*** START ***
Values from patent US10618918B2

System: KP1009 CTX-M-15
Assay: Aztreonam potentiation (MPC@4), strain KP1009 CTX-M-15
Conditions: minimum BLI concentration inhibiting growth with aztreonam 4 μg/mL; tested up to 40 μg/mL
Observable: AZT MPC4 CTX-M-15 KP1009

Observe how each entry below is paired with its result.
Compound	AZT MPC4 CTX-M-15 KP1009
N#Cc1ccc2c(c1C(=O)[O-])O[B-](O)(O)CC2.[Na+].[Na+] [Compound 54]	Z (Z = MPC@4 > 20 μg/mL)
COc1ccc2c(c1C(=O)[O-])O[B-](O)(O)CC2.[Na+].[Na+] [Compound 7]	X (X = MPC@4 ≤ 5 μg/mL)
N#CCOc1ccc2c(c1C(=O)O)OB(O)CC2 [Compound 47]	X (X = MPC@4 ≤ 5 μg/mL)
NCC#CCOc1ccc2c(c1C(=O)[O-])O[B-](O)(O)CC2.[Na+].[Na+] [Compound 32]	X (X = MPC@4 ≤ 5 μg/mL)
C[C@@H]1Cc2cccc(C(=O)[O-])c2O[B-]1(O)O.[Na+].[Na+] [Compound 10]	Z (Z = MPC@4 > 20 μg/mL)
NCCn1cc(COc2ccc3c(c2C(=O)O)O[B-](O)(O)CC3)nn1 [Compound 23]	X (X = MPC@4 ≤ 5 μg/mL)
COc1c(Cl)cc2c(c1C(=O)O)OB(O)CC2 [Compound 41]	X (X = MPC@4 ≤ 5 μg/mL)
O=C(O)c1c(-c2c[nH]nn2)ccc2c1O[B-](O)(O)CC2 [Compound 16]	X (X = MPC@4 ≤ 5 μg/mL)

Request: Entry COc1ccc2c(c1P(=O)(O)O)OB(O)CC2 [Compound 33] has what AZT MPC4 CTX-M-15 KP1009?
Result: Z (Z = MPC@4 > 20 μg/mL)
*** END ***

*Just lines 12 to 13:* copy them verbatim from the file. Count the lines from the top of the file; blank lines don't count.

C[C@@H]1Cc2cccc(C(=O)[O-])c2O[B-]1(O)O.[Na+].[Na+] [Compound 10]	Z (Z = MPC@4 > 20 μg/mL)
NCCn1cc(COc2ccc3c(c2C(=O)O)O[B-](O)(O)CC3)nn1 [Compound 23]	X (X = MPC@4 ≤ 5 μg/mL)